Thanks,
    Christina

    Reply
    1. Jamiegoff Post author

      Christina!!! WOW!!! That’s wonderful!! Praise GOD!! I will write more later, but YES…..continue what is working!!! Thank you for sharing!!! That is exactly why I started the blog!! God gave me a gift with Zoe and it sounds like this may be another gift! If it’s working, then continue! I’ll write more when I can, but thank you for sharing your story!

      Reply
    2. Jamiegoff Post author

      Christina, I was unable to post a photo from the page of the study that measured amino acid levels…..taurine is quite low in hepatocutaneous patients! (I posted it on the Facebook page Hepatocutaneous, so you can see the numbers)

      Reply
  5. Josh Brunker

    Hello Jaime, you and I spoke on the phone almost 2 years ago about my dog Roger, unfortunately it was too late when we found out what was wrong with him. Roger has a brother, Riggs, who is still with us. Turns out, he has the same disease. After Roger passed away I’ve kept the possibility of Riggs having this condition in the back of my mind even though the Drs. said it was highly unlikely that both could end up with the same condition. I started sharing my morning eggs with him even though I should not have because of bladder stones(which they both had surgery for). So I continued to feed him eggs for the last year and a half….until we went on vacation for about a week. When we returned I noticed he was not feeling well. Then he stopped being interested in eggs when we got back, I had seen that same look in Roger before….I knew. All of a sudden it all made sense, I put him on the bed and was able to examine the bottom of his feet, sure enough, between his pads were red and inflamed, but only on one side of each foot. That’s all I needed to see. I am very fortunate that I found this blog and have already been through this once before and Riggs is no where close to where Roger was, so I was able to catch it before it got too late. What I’m looking for is a list of foods that you’ve had success with. Right now Im focusing on giving him the stock and high protein meats, like chicken and salmon. Unfortunately, he no longer has any interest in eggs or Ezekiel bread and Im trying to keep him eating everyday. Please let me know if you have a link or if you have a file or list you could email me. I cant thank you enough for all the information you have posted over the years to give people hope when this ugly disease shows up and pet owners have no where else to turn. Thank you x a million.
    jbrunk84@gmail.com

    Reply
    1. Jamiegoff Post author

      Hi Josh, I’m so very sorry to hear about Roger! That is just awful that his brother also has the same disease!! What kind of dog is he? Just curious if the breeder is accidentally breeding dogs with the trait?

      Regarding food…..I followed Dr. Dodds liver cleansing diet for the most part. You can just google it….there are a couple of versions of it. She feels very strongly that you give only real food and nothing processed. You might want to try giving the eggs cooked in a different way to get the amino acids that they offer in him. (It’s worth a shot)

      One important question: is he getting omega fatty acid supplements? I accidentally discovered that those are the cornerstone of treatment of hepatocutaneous syndrome with Zoe.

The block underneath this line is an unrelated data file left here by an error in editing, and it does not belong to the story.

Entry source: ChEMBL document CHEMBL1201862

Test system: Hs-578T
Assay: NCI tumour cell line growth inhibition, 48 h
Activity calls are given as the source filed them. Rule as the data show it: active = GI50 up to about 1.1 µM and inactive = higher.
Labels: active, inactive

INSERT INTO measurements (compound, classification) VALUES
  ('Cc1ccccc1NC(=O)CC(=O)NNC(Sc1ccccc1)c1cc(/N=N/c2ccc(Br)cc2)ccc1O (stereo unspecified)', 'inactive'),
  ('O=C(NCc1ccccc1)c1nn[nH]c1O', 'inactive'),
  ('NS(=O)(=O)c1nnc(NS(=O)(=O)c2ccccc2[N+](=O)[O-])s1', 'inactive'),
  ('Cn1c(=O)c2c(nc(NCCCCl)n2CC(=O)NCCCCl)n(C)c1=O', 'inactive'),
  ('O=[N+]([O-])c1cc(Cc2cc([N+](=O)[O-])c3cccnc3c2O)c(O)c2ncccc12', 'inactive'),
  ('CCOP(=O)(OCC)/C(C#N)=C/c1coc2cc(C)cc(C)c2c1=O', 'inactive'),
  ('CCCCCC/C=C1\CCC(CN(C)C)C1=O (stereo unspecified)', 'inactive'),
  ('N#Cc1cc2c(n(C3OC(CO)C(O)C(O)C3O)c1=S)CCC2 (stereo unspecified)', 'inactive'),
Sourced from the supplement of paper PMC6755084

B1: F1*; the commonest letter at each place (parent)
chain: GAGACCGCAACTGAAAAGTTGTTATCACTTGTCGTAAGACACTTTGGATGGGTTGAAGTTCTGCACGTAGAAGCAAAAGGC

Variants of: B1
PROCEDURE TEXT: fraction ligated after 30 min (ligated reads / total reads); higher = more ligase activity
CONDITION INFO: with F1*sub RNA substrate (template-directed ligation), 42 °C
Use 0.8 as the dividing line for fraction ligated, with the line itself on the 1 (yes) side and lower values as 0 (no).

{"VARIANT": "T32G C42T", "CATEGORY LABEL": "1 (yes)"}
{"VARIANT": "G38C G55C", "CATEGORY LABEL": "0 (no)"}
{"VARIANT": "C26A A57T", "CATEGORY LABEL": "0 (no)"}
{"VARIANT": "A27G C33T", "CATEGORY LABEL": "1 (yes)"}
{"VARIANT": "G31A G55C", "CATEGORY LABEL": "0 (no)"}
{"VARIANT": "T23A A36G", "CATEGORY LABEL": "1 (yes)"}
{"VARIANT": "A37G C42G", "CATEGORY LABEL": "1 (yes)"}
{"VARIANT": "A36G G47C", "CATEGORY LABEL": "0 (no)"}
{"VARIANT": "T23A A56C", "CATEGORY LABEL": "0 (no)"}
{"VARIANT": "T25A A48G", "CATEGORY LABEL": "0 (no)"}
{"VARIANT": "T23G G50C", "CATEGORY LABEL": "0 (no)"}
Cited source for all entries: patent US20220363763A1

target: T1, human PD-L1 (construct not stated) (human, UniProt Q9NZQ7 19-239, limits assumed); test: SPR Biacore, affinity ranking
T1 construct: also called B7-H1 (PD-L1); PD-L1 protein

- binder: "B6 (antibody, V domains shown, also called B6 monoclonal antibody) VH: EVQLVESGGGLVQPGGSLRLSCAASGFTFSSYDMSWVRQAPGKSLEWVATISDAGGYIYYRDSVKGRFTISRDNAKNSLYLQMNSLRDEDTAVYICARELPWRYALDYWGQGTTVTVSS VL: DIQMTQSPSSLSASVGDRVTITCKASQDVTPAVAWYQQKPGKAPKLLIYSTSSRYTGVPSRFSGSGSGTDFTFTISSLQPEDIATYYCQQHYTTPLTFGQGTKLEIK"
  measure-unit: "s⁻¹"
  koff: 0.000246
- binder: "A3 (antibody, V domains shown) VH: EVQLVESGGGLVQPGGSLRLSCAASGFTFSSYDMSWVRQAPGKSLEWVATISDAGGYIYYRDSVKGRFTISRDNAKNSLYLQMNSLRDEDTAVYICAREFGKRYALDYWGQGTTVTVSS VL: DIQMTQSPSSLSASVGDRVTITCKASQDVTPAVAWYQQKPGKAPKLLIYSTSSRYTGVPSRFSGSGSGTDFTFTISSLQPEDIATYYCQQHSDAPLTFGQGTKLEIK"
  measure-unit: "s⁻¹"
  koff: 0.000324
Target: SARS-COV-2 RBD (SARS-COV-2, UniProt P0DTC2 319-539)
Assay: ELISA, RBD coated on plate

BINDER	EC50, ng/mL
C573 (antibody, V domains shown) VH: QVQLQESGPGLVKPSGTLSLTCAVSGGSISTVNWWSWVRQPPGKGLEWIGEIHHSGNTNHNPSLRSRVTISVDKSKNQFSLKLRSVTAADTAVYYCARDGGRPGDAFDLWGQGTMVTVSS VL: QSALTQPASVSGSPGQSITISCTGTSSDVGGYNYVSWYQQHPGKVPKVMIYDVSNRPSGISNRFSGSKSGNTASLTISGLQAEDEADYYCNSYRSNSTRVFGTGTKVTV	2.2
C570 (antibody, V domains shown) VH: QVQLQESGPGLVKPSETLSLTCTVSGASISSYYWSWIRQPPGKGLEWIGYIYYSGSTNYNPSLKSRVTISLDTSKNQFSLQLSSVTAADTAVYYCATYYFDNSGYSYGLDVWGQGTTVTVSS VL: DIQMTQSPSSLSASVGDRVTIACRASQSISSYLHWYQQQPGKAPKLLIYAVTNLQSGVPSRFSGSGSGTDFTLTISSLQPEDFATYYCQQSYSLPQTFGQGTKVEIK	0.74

I could usually get Zoe to eat just about anything by giving her sour cream or yogurt around it or mixed with it.

      Reply
  6. Josh Brunker

    Hi Jaime, he is a shih Tzu, but I believe he is part lhasa apso too. I wouldn’t even be able to find the breeder these days, that was 14 years ago. I checked out Dr. Dodds diet. Were you feeding Zoe white and sweet potatoes? I have been focusing on foods that are high in protein, stock, chicken, salmon, cottage cheese, tuna, etc. As far as the omega supplements go, no, I have not been giving him any of those. Can you recommend a brand?

    Reply
    1. Jamiegoff Post author

      Hi Josh, I gave Zoe both white and sweet potatoes until she developed diabetes and she actually refused the white potatoes (after evaluating, realized she knew best…..sweet potatoes have a lower glycemic index than white potatoes ;))

      I use Snip-Tips for the omega fatty acids….she was 47 lbs and got 1 large breed twice a day. Once I stopped giving them, her lesions came back and I realized that it was very important in controlling the symptoms in hepatocutaneous

      Reply
  7. Lee and Marcia Gilbert

    Hi, Jamie:
    It’s been quite a while since my wife and I spoke with you about our Shih Tzu Murphy. He was holding his own for a while with the chicken stock and dietary guide you provided, but then he stopped eating. We went to our local animal hospital, and they provided support and recommendations. What has been working is infusions of ProCalamine, started off with 2 weekly infusions of 250 ml, and now one weekly infusion of 400 ml. The advantage of this is unlike the traditional treatment limited to 4 because of vein collapse, this can be given continually. All the lesions cleared up, his fur is looking normal, and he has a good appetite, but very picky, with no set times for eating. But, Murphy now has diabetes. We started treatment this week with Vetsulin, 2 units twice a day. His fasting glucose is about 250, and we just took his glucose about 6 hours after he ate and it was 365. Our vet told us this diabetes is different than the regular diabetes mellitus. We noted in the blog above that Taurine is essential, and we were giving him 2 capsules per day, we’ll resume that right away, and add snip tips to the vitamin E the vet recommended. Given Murphy’s lack of consistency in eating, which our vet said is critical for treating diabetes, do you have any suggestions? We hope we’re not bothering you, especially with all you’ve been through and are going through, but we’re at wits end, since it appeared he was coming along fine, but now we have the diabetes problem to deal with. Thanks for all your help in the past.